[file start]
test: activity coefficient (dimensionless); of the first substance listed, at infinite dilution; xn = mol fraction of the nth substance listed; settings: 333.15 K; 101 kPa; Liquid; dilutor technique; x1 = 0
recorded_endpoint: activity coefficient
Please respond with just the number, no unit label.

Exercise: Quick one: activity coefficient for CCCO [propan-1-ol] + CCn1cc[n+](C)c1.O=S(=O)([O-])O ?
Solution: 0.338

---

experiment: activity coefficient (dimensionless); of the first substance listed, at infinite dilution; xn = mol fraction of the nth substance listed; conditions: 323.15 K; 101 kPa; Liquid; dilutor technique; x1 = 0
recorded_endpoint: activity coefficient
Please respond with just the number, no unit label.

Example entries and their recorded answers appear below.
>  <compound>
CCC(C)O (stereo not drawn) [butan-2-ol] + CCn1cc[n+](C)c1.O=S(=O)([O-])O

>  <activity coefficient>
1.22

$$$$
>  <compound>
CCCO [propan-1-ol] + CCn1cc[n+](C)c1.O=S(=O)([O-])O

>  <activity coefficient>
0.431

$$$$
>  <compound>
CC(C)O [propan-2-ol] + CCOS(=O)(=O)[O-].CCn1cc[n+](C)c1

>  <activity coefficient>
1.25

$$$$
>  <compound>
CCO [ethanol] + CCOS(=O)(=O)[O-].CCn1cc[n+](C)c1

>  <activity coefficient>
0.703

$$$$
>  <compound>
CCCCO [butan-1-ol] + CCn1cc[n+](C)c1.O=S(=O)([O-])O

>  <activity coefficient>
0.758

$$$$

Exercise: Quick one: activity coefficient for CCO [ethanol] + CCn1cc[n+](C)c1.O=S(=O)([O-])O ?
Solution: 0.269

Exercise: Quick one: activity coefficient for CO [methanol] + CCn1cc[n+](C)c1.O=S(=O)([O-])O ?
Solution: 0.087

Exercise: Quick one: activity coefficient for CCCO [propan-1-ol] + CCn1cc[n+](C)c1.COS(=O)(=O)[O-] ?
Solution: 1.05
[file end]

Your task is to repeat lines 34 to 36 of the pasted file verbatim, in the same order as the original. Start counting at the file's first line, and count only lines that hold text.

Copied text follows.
0.758

$$$$

Exercise: Quick one: activity coefficient for CCO [ethanol] + CCn1cc[n+](C)c1.O=S(=O)([O-])O ?